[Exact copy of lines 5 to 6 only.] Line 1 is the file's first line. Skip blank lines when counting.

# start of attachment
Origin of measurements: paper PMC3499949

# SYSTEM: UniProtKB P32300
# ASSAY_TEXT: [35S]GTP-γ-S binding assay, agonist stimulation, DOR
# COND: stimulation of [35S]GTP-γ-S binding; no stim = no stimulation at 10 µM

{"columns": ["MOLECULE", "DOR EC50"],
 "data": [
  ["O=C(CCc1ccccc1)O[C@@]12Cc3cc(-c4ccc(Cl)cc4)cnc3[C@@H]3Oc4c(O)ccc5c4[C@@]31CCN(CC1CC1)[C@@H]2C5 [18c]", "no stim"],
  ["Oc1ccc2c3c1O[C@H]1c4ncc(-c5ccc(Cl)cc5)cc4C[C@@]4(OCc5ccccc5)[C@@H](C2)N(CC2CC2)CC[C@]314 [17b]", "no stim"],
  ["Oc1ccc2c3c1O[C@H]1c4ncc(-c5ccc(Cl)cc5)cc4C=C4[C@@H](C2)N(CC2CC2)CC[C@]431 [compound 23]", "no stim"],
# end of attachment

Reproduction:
{"columns": ["MOLECULE", "DOR EC50"],
 "data": [